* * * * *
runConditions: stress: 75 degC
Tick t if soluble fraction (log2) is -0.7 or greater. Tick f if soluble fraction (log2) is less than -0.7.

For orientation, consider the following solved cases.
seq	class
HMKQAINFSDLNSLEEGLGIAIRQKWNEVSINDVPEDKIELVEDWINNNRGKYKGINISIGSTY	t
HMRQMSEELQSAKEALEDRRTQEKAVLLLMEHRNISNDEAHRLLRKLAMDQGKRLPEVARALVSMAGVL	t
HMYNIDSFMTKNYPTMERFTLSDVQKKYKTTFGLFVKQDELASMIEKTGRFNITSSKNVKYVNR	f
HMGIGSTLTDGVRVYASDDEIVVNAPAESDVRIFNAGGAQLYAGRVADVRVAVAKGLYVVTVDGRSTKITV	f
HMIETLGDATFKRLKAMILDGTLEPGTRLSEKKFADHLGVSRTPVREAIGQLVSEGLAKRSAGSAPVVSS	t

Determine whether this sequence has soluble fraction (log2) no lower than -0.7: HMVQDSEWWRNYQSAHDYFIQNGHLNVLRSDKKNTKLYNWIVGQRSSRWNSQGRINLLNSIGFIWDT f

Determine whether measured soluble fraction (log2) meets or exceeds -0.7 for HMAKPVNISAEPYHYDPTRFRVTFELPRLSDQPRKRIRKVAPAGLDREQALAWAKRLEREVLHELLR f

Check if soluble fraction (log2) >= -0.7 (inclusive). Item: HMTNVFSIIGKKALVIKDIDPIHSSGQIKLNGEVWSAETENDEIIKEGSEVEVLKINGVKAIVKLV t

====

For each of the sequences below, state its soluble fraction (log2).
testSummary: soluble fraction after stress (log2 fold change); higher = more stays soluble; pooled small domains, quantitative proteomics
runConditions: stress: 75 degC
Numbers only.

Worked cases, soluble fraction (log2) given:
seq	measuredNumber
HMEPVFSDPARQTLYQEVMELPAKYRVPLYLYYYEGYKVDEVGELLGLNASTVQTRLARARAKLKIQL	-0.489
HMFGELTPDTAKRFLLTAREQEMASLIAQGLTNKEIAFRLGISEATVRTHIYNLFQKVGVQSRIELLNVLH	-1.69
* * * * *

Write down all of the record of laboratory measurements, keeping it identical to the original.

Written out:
runConditions: stress: 75 degC
Tick t if soluble fraction (log2) is -0.7 or greater. Tick f if soluble fraction (log2) is less than -0.7.

For orientation, consider the following solved cases.
seq	class
HMKQAINFSDLNSLEEGLGIAIRQKWNEVSINDVPEDKIELVEDWINNNRGKYKGINISIGSTY	t
HMRQMSEELQSAKEALEDRRTQEKAVLLLMEHRNISNDEAHRLLRKLAMDQGKRLPEVARALVSMAGVL	t
HMYNIDSFMTKNYPTMERFTLSDVQKKYKTTFGLFVKQDELASMIEKTGRFNITSSKNVKYVNR	f
HMGIGSTLTDGVRVYASDDEIVVNAPAESDVRIFNAGGAQLYAGRVADVRVAVAKGLYVVTVDGRSTKITV	f
HMIETLGDATFKRLKAMILDGTLEPGTRLSEKKFADHLGVSRTPVREAIGQLVSEGLAKRSAGSAPVVSS	t

Determine whether this sequence has soluble fraction (log2) no lower than -0.7: HMVQDSEWWRNYQSAHDYFIQNGHLNVLRSDKKNTKLYNWIVGQRSSRWNSQGRINLLNSIGFIWDT f

Determine whether measured soluble fraction (log2) meets or exceeds -0.7 for HMAKPVNISAEPYHYDPTRFRVTFELPRLSDQPRKRIRKVAPAGLDREQALAWAKRLEREVLHELLR f

Check if soluble fraction (log2) >= -0.7 (inclusive). Item: HMTNVFSIIGKKALVIKDIDPIHSSGQIKLNGEVWSAETENDEIIKEGSEVEVLKINGVKAIVKLV t

====

For each of the sequences below, state its soluble fraction (log2).
testSummary: soluble fraction after stress (log2 fold change); higher = more stays soluble; pooled small domains, quantitative proteomics
runConditions: stress: 75 degC
Numbers only.

Worked cases, soluble fraction (log2) given:
seq	measuredNumber
HMEPVFSDPARQTLYQEVMELPAKYRVPLYLYYYEGYKVDEVGELLGLNASTVQTRLARARAKLKIQL	-0.489
HMFGELTPDTAKRFLLTAREQEMASLIAQGLTNKEIAFRLGISEATVRTHIYNLFQKVGVQSRIELLNVLH	-1.69